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2023 Player Outlooks: New England Patriots

By Nick Caron | 7/28/23 |

Mac Jones

QB Mac Jones
(2022 QB Rank Ė No. 22, 15.9 FPts/G)

After being a top-10 offense for practically Tom Bradyís entire run in New England, the Patriots have taken a step back in recent seasons and itís tough to not put a good bit of the blame on the coaching staff and team management. The front office just has not put the team in the position to succeed on a consistent basis. Some of that has been addressed this offseason with the Patriots moving on from the bizarre Matt Patricia offense they had in 2022 and going toward a more traditional offense coached by former Texans head coach Bill OíBrien. This switch alone can really only mean improvement, but there still seems to be a serious lack of care being put into the pass-catching weapons in this offense.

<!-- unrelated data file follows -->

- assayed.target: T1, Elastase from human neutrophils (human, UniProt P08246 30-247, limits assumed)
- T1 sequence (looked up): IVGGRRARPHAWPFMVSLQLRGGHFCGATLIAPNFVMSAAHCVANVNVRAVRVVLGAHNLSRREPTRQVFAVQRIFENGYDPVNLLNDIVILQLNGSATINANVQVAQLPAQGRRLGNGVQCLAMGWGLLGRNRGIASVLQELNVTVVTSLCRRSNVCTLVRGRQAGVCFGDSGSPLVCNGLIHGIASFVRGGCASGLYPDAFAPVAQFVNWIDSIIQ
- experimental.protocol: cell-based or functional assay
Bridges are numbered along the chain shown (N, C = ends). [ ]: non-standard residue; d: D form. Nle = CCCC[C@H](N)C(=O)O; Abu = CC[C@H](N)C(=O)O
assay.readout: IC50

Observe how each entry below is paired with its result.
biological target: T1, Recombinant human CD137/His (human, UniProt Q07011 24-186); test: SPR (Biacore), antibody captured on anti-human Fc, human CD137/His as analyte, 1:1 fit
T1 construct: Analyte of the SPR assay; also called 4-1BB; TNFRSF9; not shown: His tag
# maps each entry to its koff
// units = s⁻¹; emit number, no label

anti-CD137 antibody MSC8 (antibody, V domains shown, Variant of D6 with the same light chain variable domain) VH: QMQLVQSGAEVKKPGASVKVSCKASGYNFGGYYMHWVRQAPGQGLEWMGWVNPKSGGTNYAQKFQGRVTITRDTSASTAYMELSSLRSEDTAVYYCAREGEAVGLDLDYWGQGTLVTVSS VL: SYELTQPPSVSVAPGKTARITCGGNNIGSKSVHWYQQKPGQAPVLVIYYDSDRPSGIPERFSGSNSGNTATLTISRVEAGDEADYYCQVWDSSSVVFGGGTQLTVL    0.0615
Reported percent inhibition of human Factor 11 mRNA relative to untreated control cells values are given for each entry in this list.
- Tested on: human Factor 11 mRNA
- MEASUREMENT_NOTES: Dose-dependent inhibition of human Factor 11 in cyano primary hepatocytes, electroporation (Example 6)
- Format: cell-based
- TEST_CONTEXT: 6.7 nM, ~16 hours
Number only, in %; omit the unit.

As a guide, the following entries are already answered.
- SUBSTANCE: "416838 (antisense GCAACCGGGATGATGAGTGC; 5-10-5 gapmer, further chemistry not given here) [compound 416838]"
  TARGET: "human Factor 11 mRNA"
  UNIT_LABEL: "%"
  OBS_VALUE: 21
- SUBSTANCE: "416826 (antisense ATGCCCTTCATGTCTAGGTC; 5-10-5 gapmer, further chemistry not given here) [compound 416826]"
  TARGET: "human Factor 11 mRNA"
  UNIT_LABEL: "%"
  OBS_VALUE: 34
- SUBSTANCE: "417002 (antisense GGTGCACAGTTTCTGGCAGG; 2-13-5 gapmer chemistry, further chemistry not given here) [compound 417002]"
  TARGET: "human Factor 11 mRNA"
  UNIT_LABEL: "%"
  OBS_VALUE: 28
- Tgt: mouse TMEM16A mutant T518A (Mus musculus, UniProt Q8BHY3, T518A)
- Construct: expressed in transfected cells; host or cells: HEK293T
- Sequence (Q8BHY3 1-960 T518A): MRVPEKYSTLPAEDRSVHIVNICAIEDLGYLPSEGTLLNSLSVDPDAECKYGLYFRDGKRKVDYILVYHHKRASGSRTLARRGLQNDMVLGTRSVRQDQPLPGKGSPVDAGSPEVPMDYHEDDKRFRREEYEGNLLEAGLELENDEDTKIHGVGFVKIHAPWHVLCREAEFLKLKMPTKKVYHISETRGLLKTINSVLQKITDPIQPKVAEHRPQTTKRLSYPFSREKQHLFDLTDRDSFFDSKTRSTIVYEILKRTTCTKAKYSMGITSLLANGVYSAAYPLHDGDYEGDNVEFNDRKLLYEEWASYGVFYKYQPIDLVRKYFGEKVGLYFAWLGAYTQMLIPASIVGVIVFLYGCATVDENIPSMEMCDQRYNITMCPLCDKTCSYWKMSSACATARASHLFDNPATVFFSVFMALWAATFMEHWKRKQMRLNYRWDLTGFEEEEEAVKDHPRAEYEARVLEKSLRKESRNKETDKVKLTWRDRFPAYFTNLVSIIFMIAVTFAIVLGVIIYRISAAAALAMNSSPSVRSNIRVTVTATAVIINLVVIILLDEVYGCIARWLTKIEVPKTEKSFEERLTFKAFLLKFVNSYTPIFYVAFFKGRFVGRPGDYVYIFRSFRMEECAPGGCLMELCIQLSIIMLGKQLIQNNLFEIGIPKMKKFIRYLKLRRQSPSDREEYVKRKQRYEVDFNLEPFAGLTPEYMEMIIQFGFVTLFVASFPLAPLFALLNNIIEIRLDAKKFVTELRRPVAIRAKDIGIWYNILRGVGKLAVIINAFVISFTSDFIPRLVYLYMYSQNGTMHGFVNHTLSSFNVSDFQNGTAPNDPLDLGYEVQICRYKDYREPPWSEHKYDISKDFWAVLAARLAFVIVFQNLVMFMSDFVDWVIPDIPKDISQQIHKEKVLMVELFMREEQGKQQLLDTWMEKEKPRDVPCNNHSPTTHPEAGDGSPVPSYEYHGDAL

The teamís leading receiver in each of the past three seasons, Jakobi Meyers, left this off-season and signed a fairly similar deal with the Raiders to the one the Patriots eventually gave to JuJu Smith-Schuster. This was particularly surprising because while Smith-Schuster has a longer history of success, heís historically played a similar role to the one that Meyers had already been successful with in-house for the Patriots. Additionally, the team brought in veterans like Kendrick Bourne and tight end Mike Gesicki, but there still seems to be a serious lack of explosive weapons for this roster. Without big-time playmakers, itís hard to imagine a world where Mac Jones is anything other than a replacement-level QB2 for fantasy purposes.